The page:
The administration of oral sildenafil tablets 20 mg twice a day for 6 weeks improved Doppler indices in umbilical artery and cerebroplacental ratio, yet it had no effect on gestational age at birth nor birth weight.

Further studies with larger sample size are needed to fully verify the efficacy of sildenafil citrate in the management of IUGR. 

Conflict of interest

Authors declare that there is no conflict of interest regarding publication of this article.

References

  1. American College of Obstetricians and Gynecologists (2013) ACOG Practice bulletin no. 134: fetal growth restriction. Obstet Gynecol 121: 1122-1133. [Crossref]
  2. Florio P, Marinoni E, Di Iorio R, Bashir M, Ciotti S (2009) Urinary S100B protein concentrations are increased in intrauterine growth-retarded newborns. Pediatrics 118: 747-754. [Crossref]
  3. Gardosi J, Madurasinghe V, Williams M, Malik A, Francis A (2013) Maternal and fetal risk factors for stillbirth: population based study. BMJ 346: 108.
  4. Turan OM, Turan S, Berg C, Gembruch U, Nicolaides KH, et al. (2011) Duration of persistent Abnormal ductus venosus flow and its impact on perinatal outcome in fetal growth restriction. Ultrasound Obstet Gynecol 38: 295-302. [Crossref]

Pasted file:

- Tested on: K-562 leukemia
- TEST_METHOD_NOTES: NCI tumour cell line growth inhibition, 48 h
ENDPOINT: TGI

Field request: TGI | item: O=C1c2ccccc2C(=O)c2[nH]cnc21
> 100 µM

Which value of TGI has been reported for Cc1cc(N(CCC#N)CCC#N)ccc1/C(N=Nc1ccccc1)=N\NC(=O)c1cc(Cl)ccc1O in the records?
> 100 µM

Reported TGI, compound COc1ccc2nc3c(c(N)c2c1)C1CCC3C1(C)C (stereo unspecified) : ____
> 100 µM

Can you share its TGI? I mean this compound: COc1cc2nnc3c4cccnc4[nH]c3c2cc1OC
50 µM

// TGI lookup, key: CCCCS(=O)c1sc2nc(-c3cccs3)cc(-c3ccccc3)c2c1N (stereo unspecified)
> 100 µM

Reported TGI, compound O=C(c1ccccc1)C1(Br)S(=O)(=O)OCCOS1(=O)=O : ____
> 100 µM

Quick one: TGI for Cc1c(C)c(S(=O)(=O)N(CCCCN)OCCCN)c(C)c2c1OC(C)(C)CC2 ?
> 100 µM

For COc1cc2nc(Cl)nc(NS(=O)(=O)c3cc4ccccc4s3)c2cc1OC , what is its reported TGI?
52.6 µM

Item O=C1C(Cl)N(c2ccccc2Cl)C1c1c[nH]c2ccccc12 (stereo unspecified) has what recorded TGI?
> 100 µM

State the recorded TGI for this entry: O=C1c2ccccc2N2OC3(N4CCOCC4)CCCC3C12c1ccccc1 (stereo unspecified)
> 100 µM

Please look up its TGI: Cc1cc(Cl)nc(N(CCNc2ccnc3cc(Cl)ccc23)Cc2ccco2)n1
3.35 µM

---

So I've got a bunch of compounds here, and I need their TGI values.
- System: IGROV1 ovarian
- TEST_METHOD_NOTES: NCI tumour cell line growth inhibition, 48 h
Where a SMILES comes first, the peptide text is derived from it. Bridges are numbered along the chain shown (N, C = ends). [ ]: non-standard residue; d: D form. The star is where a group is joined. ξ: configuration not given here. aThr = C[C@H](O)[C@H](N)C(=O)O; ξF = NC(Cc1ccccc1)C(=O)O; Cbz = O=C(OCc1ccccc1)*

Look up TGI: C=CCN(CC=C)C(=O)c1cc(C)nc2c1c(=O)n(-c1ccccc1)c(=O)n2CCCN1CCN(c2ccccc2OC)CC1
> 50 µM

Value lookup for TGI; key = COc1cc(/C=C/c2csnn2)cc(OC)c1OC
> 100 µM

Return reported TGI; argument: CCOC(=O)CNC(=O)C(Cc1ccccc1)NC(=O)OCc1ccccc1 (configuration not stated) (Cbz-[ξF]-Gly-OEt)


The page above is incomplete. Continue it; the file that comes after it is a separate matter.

5. Blumenshine P, Egarter S, Barclay CJ, Cubbin C, Braveman PA (2010) Socioeconomic disparities in adverse birth outcomes: a systematic review. Am J Prev Med 39: 263-272. [Crossref]
  6. Shah PS, Zao J, Ali S, Knowledge Synthesis Group of Determinants of preterm/LBW births (2011) Maternal marital status and birth outcomes: a systematic review and meta–analyses. Matern Child Health J 15: 1097-1109. [Crossref]
  7. Martinelli P, Grandone E, Colaizzo D, Paladini D, Scianname N, et al. (2001) Familial thrombophilia and the occurrence of fetal growth restriction. Haematologica 86: 428-431. [Crossref]